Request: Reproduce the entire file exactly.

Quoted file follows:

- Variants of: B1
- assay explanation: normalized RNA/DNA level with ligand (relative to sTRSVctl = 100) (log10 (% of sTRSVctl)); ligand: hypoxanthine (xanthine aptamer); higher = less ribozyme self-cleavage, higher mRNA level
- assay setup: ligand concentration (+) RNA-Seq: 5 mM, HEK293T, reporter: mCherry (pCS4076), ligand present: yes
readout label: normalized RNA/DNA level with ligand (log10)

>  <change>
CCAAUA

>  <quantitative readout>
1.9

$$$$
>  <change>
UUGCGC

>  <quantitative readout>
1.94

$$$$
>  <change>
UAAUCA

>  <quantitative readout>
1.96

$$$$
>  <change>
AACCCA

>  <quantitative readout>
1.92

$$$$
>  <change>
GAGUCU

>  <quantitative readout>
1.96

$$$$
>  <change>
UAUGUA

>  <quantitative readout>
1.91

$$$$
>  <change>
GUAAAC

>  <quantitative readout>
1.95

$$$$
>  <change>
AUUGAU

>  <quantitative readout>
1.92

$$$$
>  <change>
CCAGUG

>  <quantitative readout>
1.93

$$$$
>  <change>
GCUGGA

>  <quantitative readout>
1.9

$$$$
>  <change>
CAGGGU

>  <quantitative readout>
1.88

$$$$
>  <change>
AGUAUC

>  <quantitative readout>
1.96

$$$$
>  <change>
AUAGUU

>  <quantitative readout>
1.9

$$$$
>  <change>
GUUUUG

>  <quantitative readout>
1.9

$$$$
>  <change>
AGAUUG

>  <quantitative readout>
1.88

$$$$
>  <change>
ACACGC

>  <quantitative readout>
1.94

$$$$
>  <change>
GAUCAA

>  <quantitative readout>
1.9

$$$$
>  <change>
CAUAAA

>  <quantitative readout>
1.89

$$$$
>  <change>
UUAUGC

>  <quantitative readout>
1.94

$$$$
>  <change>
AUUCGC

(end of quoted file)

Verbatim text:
- Variants of: B1
- assay explanation: normalized RNA/DNA level with ligand (relative to sTRSVctl = 100) (log10 (% of sTRSVctl)); ligand: hypoxanthine (xanthine aptamer); higher = less ribozyme self-cleavage, higher mRNA level
- assay setup: ligand concentration (+) RNA-Seq: 5 mM, HEK293T, reporter: mCherry (pCS4076), ligand present: yes
readout label: normalized RNA/DNA level with ligand (log10)

>  <change>
CCAAUA

>  <quantitative readout>
1.9

$$$$
>  <change>
UUGCGC

>  <quantitative readout>
1.94

$$$$
>  <change>
UAAUCA

>  <quantitative readout>
1.96

$$$$
>  <change>
AACCCA

>  <quantitative readout>
1.92

$$$$
>  <change>
GAGUCU

>  <quantitative readout>
1.96

$$$$
>  <change>
UAUGUA

>  <quantitative readout>
1.91

$$$$
>  <change>
GUAAAC

>  <quantitative readout>
1.95

$$$$
>  <change>
AUUGAU

>  <quantitative readout>
1.92

$$$$
>  <change>
CCAGUG

>  <quantitative readout>
1.93

$$$$
>  <change>
GCUGGA

>  <quantitative readout>
1.9

$$$$
>  <change>
CAGGGU

>  <quantitative readout>
1.88

$$$$
>  <change>
AGUAUC

>  <quantitative readout>
1.96

$$$$
>  <change>
AUAGUU

>  <quantitative readout>
1.9

$$$$
>  <change>
GUUUUG

>  <quantitative readout>
1.9

$$$$
>  <change>
AGAUUG

>  <quantitative readout>
1.88

$$$$
>  <change>
ACACGC

>  <quantitative readout>
1.94

$$$$
>  <change>
GAUCAA

>  <quantitative readout>
1.9

$$$$
>  <change>
CAUAAA

>  <quantitative readout>
1.89

$$$$
>  <change>
UUAUGC

>  <quantitative readout>
1.94

$$$$
>  <change>
AUUCGC